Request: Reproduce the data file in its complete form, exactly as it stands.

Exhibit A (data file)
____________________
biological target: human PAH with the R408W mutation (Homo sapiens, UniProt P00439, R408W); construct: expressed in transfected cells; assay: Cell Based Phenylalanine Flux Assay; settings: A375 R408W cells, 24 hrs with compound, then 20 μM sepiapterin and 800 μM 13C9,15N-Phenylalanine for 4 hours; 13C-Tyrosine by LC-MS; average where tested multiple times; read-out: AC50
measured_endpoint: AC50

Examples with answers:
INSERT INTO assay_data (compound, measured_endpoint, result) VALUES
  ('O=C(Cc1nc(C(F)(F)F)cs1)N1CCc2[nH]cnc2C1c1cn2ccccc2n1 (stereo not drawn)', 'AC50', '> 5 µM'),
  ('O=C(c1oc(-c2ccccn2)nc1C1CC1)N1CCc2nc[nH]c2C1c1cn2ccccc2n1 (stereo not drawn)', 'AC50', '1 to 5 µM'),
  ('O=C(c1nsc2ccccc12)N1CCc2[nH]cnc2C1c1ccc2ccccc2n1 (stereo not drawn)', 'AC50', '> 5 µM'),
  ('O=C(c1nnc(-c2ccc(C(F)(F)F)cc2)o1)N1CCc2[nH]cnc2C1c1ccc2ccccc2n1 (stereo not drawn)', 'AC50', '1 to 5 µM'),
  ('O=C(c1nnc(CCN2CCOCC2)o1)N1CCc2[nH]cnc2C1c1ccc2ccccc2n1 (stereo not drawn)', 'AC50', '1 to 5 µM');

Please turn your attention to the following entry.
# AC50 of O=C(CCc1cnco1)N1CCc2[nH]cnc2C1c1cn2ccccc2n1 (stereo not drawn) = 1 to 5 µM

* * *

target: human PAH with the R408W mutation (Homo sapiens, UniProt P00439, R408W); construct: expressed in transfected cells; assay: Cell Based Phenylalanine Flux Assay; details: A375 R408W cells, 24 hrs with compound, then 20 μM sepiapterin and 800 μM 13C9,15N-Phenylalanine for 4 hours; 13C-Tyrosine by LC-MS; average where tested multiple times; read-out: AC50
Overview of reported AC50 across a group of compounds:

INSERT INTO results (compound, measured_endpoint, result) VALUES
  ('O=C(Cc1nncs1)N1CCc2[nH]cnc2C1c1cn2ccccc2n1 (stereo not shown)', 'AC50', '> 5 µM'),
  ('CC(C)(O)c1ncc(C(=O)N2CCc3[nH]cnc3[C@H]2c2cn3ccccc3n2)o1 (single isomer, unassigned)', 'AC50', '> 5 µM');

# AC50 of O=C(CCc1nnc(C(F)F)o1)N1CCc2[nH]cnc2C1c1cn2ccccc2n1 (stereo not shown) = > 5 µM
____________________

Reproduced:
biological target: human PAH with the R408W mutation (Homo sapiens, UniProt P00439, R408W); construct: expressed in transfected cells; assay: Cell Based Phenylalanine Flux Assay; settings: A375 R408W cells, 24 hrs with compound, then 20 μM sepiapterin and 800 μM 13C9,15N-Phenylalanine for 4 hours; 13C-Tyrosine by LC-MS; average where tested multiple times; read-out: AC50
measured_endpoint: AC50

Examples with answers:
INSERT INTO assay_data (compound, measured_endpoint, result) VALUES
  ('O=C(Cc1nc(C(F)(F)F)cs1)N1CCc2[nH]cnc2C1c1cn2ccccc2n1 (stereo not drawn)', 'AC50', '> 5 µM'),
  ('O=C(c1oc(-c2ccccn2)nc1C1CC1)N1CCc2nc[nH]c2C1c1cn2ccccc2n1 (stereo not drawn)', 'AC50', '1 to 5 µM'),
  ('O=C(c1nsc2ccccc12)N1CCc2[nH]cnc2C1c1ccc2ccccc2n1 (stereo not drawn)', 'AC50', '> 5 µM'),
  ('O=C(c1nnc(-c2ccc(C(F)(F)F)cc2)o1)N1CCc2[nH]cnc2C1c1ccc2ccccc2n1 (stereo not drawn)', 'AC50', '1 to 5 µM'),
  ('O=C(c1nnc(CCN2CCOCC2)o1)N1CCc2[nH]cnc2C1c1ccc2ccccc2n1 (stereo not drawn)', 'AC50', '1 to 5 µM');

Please turn your attention to the following entry.
# AC50 of O=C(CCc1cnco1)N1CCc2[nH]cnc2C1c1cn2ccccc2n1 (stereo not drawn) = 1 to 5 µM

* * *

target: human PAH with the R408W mutation (Homo sapiens, UniProt P00439, R408W); construct: expressed in transfected cells; assay: Cell Based Phenylalanine Flux Assay; details: A375 R408W cells, 24 hrs with compound, then 20 μM sepiapterin and 800 μM 13C9,15N-Phenylalanine for 4 hours; 13C-Tyrosine by LC-MS; average where tested multiple times; read-out: AC50
Overview of reported AC50 across a group of compounds:

INSERT INTO results (compound, measured_endpoint, result) VALUES
  ('O=C(Cc1nncs1)N1CCc2[nH]cnc2C1c1cn2ccccc2n1 (stereo not shown)', 'AC50', '> 5 µM'),
  ('CC(C)(O)c1ncc(C(=O)N2CCc3[nH]cnc3[C@H]2c2cn3ccccc3n2)o1 (single isomer, unassigned)', 'AC50', '> 5 µM');

# AC50 of O=C(CCc1nnc(C(F)F)o1)N1CCc2[nH]cnc2C1c1cn2ccccc2n1 (stereo not shown) = > 5 µM